allergy cleaning

The No-Sneeze Guide for Allergy Cleaning in Your Home

According to the Asthma and Allergy Foundation of American, more than 50 million Americans experience some kind of allergies. If you’re one of them, you may be spending hours cleaning your home every day. It can be frustrating then when the lingering effects of allergies still stick with you:

  • Sneezing
  • Itchy nose, eyes, and throat
  • A stuffy or watery nose
  • Watery, red, swollen eyes

Are you supposed to be cleaning even more than you already are? 

Regular cleaning can help with seasonal or ongoing allergies, but if you aren’t doing it right, some cleaning products and methods can actually exacerbate your allergy symptoms if you aren’t careful. With the right strategies though, you can keep allergies at bay.

Allergy cleaning looks a little different than the regular cleaning methods you might be used to when you want your home to look sparkling clean. Here’s what you need to know about cleaning to remove allergens.

The Best Materials for Allergy Cleaning

If you have a dust allergy, it doesn’t make much sense to use a feather duster that will kick up dust and send it straight into your sinuses, right? The best tools to keep on hand for allergy cleaning are the ones that trap dust and keep it out of the air you breathe.

These are the best tools to use for routine and deep spring cleaning to keep your allergy symptoms to a minimum:

  • Use a great vacuum: Many allergy sufferers choose to use a fine-particle HEPA filter vacuum cleaner to trap dirt and dust, but if you don’t have one, that’s okay too. You may want to use a double bag to keep as many dust particles in your vacuum cleaner as possible. With a bagless vacuum, you’ll want to regularly empty, clean, and wash the collection cup.
  • Consider a fabric allergen sanitizer vacuum: Some allergy sufferers will choose to use a fabric allergen sanitizer vacuum cleaner, which uses ultraviolet light to neutralize and kill dust mites and bacteria that live in your carpets, mattresses, and upholstered furniture.
  • Use and reuse washable microfiber cleaning cloths and mops: Microfiber cleaning cloths attract dust far better than cotton cloths or paper towels and can be tossed in your washing machine and reused over and over again. Instead of sending dust back up into the air, dampen a microfiber cloth to trap as much dust as possible.
  • Wear a protective mask and gloves: You shouldn’t have to worry about an allergy attack when you’re cleaning your home! Protect your sinuses and prevent skin irritation by wearing a protective mask and latex-free, cotton-lined rubber gloves.

Clearing Your Home of Allergens

One of the best ways to keep allergens under control in your home is through routine cleaning. The Mayo Clinic has the following recommendations for cleaning and allergy-proofing your home:

Around Your Home

Each week, you should vacuum carpets and rugs with a high-efficiency vacuum cleaner to rid your floors of trapped dust and damp-mop wood or linoleum flooring, especially in the corners where dust tends to settle. All other surfaces can be wiped with a damp microfiber cloth, including:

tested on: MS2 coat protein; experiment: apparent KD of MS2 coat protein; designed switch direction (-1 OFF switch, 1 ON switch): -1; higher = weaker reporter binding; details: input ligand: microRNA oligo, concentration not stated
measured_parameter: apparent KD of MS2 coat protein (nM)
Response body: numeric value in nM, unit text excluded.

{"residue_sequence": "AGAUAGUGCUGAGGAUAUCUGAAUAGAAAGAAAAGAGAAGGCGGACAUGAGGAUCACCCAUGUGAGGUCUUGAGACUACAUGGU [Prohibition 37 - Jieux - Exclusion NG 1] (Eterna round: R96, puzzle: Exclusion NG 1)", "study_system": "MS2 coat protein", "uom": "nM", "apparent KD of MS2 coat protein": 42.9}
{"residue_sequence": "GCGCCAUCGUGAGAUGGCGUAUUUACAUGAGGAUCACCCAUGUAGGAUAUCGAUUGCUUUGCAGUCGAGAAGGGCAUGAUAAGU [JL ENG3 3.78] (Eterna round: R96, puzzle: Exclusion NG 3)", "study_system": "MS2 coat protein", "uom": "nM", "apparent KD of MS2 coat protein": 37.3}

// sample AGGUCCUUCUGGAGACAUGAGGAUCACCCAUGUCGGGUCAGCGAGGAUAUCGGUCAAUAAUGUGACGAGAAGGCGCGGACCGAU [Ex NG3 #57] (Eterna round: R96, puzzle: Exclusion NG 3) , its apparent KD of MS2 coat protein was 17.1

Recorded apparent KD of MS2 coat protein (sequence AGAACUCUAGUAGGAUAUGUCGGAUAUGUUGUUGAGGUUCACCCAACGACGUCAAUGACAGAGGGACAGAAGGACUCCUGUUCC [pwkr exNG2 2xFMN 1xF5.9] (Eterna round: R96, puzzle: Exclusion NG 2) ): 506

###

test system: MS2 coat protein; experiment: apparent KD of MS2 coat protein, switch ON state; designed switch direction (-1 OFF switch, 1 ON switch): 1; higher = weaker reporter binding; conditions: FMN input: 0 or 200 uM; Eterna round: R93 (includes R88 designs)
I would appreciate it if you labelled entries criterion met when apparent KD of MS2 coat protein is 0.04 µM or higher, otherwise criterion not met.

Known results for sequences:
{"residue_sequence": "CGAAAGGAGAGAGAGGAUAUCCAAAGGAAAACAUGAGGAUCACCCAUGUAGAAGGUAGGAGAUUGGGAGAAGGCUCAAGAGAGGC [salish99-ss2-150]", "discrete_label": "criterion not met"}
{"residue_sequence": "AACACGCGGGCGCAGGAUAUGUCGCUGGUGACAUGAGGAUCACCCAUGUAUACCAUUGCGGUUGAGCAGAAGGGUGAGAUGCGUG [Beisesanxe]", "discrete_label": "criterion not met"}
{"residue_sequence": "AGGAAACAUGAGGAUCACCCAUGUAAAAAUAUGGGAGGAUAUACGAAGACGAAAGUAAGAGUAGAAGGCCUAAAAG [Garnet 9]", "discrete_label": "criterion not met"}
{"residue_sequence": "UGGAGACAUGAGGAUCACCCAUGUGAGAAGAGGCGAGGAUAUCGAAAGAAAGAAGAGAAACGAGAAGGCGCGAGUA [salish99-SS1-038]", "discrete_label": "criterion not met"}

• Baseboards
  • Tops of doors
  • Window sills and frames
  • Countertops and above cabinets
  • Blinds

You may also want to consider removing items that can collect dust like knick-knacks, books, and magazines. You should also wash your curtains once per season, and may want to wear a dust mask while you are cleaning. 

As recommended by the American Academy of Allergy, Asthma & Immunology, you should keep windows closed during pollen season, and clean mold and condensation on window frames and sills using a solution of ¾ cup chlorine bleach diluted in 1 gallon of water. 

Cleaning the Kitchen

To keep allergens under control, wash your dishes each day, then scrub the sink and faucets to clear away food debris and keep mold from growing. Wipe cabinets and countertops with detergents and water.

Your fridge can also foster the growth of allergy-causing mold spores. To prevent this, wipe away any excess moisture and throw away expired food. Also, you will want to regularly empty the dripping pan and replace moldy rubber seals around the refrigerator door.

Cleaning the Living Room

Wash or vacuum any area rugs or floor mats during your weekly house cleaning, and vacuum all upholstered furniture. If you have potted plants, you may want to consider re-homing them or spreading aquarium gravel across the soil to contain any mold growth.

Cleaning the Bedroom

Many people with allergies choose to encase their pillows, mattresses, and box springs in dust mite-proof covers. You should also wash your sheets, pillowcases, and blankets weekly in water that is at least 130° Fahrenheit. 

Hire Professional Cleaners

You don’t have to handle all of this extra cleaning on your own! Cimara Cleaning Services can answer all your cleaning questions. With monthly cleaning services, weekly cleaning services, and everything in between, we have the services you need to keep your allergy symptoms to a minimum. We’re meticulous about the work we do, leaving no corner unswept. We’ll tackle your dust bunnies so you don’t have to!

Some of our house cleaning services geared toward allergy sufferers include:

Take a look at the reviews from some of our happy customers and then discover the Cimara Cleaning Services difference for yourself. It’s time to breathe easier at home. We can help. Request an online estimate today!